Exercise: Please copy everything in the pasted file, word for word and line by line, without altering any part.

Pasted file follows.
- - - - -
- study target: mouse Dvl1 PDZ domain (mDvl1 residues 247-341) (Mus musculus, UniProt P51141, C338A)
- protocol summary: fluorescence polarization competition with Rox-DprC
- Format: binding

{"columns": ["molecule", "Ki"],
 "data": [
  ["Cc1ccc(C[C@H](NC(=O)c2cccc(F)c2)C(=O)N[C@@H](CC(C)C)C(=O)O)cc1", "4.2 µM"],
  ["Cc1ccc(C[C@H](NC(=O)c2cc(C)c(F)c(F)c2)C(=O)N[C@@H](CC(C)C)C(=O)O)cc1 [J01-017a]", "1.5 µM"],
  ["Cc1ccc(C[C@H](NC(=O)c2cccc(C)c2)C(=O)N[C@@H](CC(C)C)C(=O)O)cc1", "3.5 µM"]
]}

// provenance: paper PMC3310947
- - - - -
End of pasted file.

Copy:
- study target: mouse Dvl1 PDZ domain (mDvl1 residues 247-341) (Mus musculus, UniProt P51141, C338A)
- protocol summary: fluorescence polarization competition with Rox-DprC
- Format: binding

{"columns": ["molecule", "Ki"],
 "data": [
  ["Cc1ccc(C[C@H](NC(=O)c2cccc(F)c2)C(=O)N[C@@H](CC(C)C)C(=O)O)cc1", "4.2 µM"],
  ["Cc1ccc(C[C@H](NC(=O)c2cc(C)c(F)c(F)c2)C(=O)N[C@@H](CC(C)C)C(=O)O)cc1 [J01-017a]", "1.5 µM"],
  ["Cc1ccc(C[C@H](NC(=O)c2cccc(C)c2)C(=O)N[C@@H](CC(C)C)C(=O)O)cc1", "3.5 µM"]
]}

// provenance: paper PMC3310947